Figure 8.3

Trends in American attitudes toward immigration.

differences in attitudes associated with a respondent's age, education, income, race, ethnicity, gender, and region of residence. In addition, we included several variables that described economic conditions in the respondent's state of residence (such as unemployment rates and income levels), along with the fraction of that state's population that was foreign-born. This analysis is described in detail in Appendix 8.A and only the highlights are summarized here.

Why have feelings about immigration hardened? This shift may have arisen from concern about economic conditions: the fraction of Americans wanting less immigration has been positively correlated over time with the unemployment rate. Some evidence also suggests a relationship between economic concerns and attitudes toward immigration from cross-sectional comparisons: in our analysis of polling data, Americans living in states with relatively low rates of economic growth in recent years are more likely to want immigration to decrease.21 Economic changes are not the only developments whose timing parallels this change in attitudes. The change may be a response to the rise in illegal immigration or to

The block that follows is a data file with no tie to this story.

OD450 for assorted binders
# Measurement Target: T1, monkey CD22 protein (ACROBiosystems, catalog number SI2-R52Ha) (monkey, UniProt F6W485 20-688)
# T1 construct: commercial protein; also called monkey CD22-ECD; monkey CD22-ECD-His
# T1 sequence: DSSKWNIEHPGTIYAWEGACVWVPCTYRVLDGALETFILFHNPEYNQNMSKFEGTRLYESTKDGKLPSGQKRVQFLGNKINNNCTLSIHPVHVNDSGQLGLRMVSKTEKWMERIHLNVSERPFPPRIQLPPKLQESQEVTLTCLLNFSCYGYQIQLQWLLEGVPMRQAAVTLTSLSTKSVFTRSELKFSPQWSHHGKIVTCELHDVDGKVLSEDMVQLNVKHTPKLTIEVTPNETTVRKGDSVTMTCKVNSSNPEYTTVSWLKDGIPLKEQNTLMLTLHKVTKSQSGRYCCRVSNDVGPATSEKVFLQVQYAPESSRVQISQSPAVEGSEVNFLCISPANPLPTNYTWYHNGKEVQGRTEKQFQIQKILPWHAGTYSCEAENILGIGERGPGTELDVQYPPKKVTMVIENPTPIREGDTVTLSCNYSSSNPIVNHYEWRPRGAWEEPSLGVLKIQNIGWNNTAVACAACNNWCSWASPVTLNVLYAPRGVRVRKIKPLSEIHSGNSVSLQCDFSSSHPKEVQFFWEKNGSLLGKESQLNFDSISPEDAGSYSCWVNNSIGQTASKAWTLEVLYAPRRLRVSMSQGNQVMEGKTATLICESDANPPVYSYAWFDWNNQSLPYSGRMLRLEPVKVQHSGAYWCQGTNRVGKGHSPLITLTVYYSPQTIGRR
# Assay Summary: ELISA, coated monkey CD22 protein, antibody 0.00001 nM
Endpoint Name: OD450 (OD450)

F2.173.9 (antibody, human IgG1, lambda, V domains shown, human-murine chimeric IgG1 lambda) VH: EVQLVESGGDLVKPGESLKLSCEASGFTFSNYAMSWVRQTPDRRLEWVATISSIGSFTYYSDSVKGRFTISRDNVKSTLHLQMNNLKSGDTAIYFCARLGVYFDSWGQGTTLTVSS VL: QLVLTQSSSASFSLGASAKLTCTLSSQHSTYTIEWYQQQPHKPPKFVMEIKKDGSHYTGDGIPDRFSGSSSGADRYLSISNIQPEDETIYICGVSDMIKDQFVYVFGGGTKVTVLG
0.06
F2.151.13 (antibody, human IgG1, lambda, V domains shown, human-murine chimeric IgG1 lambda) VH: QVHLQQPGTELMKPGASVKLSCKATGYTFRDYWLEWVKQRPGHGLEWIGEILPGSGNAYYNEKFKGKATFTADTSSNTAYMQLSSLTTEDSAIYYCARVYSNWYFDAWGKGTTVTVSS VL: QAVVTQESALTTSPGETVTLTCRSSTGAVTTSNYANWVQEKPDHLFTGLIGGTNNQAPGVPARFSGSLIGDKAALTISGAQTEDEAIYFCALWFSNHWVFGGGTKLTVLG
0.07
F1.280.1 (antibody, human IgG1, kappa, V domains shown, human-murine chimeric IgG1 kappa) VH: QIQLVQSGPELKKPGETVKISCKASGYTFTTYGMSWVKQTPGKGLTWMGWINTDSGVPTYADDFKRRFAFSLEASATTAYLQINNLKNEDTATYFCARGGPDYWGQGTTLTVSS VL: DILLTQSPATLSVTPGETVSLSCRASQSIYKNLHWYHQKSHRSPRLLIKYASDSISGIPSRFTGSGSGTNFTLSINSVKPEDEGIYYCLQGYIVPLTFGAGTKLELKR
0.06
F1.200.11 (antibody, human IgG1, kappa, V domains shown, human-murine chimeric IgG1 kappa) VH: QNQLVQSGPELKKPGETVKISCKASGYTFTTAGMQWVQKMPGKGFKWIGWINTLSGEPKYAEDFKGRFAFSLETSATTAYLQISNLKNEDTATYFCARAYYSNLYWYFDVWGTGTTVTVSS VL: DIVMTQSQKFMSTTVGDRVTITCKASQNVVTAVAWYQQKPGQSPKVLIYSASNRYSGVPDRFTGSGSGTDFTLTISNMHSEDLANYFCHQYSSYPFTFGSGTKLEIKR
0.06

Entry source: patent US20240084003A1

21  

However, in the same polls no such relationship emerged between unemployment rates and attitudes toward immigration. Others have also found patterns consistent with the idea that economic concerns motivate opposition to immigration. For example, those who say they believe that the U.S. economy is either getting worse or staying the same are more likely to want decreased immigration than are those who think the economy is in very good condition (Espenshade and Hempstead, 1996). When individuals in a New Jersey poll were asked why they wanted a decrease in the current number of immigrants, concerns that there would not be enough jobs to go around, or that immigrants take jobs away from native workers, were the reasons most commonly given (Espenshade. 1997).



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